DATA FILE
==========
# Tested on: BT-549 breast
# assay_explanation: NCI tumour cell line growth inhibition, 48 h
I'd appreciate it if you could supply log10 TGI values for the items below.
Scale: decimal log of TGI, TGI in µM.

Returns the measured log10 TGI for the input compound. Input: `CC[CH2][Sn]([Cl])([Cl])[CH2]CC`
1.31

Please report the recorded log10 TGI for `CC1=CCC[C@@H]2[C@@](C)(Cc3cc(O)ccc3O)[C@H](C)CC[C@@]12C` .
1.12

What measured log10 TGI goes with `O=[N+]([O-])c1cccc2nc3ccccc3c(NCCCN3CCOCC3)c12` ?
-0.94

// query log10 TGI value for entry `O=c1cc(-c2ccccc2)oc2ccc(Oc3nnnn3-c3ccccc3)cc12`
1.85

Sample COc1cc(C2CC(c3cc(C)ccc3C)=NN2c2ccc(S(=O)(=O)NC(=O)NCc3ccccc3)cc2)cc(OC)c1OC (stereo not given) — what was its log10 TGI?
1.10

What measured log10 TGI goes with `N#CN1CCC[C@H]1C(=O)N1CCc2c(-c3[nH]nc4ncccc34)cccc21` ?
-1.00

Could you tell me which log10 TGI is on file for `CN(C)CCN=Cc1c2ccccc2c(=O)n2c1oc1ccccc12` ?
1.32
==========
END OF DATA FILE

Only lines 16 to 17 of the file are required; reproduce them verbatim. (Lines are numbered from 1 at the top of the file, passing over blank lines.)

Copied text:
-1.00

Could you tell me which log10 TGI is on file for `CN(C)CCN=Cc1c2ccccc2c(=O)n2c1oc1ccccc12` ?